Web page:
Spice Up Your Meals – Enhance The Flavor of Healthy Foods


Do you keep a salt shaker on your dinner table and add it to your food to improve the taste? Put that salt shaker in the cabinet and try some spices instead. You don’t have to be a professional chef to create delicious and healthy meals. Replace butter, margarine and salt with a variety of spices such as cumin, tumeric or nutmeg to reduce sodium and fat in your diet without sacrificing flavor. Adding spices to your dishes improves the flavor of your food without adding extra calories. Health food stores usually offer all natural, preservative free spices. Most supermarkets stock a wide variety of spices and spice blends. Feel free to experiment with different recipes, blends of spices or create your own blends for a truly unique flavor.

Nutmeg is a common ingredient in exotic foods, such as Caribbean fare. Nutmeg is sweet with a hint of bitterness that works well in a variety of dishes, including roasted chicken, vegetables and even fish. Ground nutmeg is delicious on custards, eggnog and whipped coffee drinks. It spices up the flavor of whole grain breads and cakes reducing the need for sugar for sweetness. There also may be some health benefits to adding nutmeg to your dishes and beverages. Nutmeg may help lower your blood pressure and help you feel more alert. Nutmeg is toxic in large doses causing anxiety, nausea, dehydration and rapid heartbeat. Other toxic effects of consuming large quantities of nutmeg include hallucinations and psychosis. The tiny amount of nutmeg used in cooking is so small you shouldn’t worry about nutmeg poisoning.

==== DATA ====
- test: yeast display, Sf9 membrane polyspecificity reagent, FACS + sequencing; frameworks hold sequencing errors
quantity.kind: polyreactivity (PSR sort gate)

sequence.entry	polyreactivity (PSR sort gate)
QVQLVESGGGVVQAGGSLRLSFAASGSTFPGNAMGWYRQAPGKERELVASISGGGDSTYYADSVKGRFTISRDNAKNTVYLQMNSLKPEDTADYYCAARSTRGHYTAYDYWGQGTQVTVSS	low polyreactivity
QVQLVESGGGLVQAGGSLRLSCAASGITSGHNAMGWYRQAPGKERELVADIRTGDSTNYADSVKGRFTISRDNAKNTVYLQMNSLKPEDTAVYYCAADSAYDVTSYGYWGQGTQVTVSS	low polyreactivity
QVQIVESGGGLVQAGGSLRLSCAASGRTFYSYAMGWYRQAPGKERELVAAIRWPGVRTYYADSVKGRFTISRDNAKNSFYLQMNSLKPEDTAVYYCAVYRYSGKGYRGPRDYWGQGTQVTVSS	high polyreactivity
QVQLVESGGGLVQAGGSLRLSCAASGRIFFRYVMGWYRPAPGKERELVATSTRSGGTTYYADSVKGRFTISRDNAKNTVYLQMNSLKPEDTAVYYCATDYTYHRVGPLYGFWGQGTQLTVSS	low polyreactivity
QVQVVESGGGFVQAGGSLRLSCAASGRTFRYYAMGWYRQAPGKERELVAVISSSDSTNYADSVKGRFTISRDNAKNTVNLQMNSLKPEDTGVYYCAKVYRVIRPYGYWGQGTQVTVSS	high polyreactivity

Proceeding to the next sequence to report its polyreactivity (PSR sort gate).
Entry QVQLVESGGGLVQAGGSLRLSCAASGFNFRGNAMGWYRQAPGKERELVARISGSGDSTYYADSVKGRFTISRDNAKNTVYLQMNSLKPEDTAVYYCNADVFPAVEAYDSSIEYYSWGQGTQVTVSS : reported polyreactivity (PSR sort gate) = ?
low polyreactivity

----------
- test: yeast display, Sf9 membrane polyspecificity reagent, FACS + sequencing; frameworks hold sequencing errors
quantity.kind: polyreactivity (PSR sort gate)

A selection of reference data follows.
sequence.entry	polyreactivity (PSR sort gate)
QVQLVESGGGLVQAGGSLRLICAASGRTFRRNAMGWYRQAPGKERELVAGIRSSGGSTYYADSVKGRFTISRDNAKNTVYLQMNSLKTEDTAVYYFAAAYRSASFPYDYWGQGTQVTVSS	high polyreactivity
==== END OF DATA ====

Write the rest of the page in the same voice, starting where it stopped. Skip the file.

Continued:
If you love Latin, Mexican and Indian food, then you already love cumin. Almost all Latin and Mexican dishes contain cumin which has a light, smoky flavor that works well in most meat and chicken dishes. Cumin is also one of the main ingredients in chili powder. Nutrient-rich cumin contains fiber, potassium, calcium, iron and magnesium. Iron is important for healthy blood cells and calcium is essential for healthy bones. Other trace elements that are important to your diet include phosphorus and copper. There are no saturated fats in cumin, and only 1 gram of unsaturated fat. Cumin compliments beans, such as garbanzo and black beans. It will pump up the flavor of soups and sauces, too.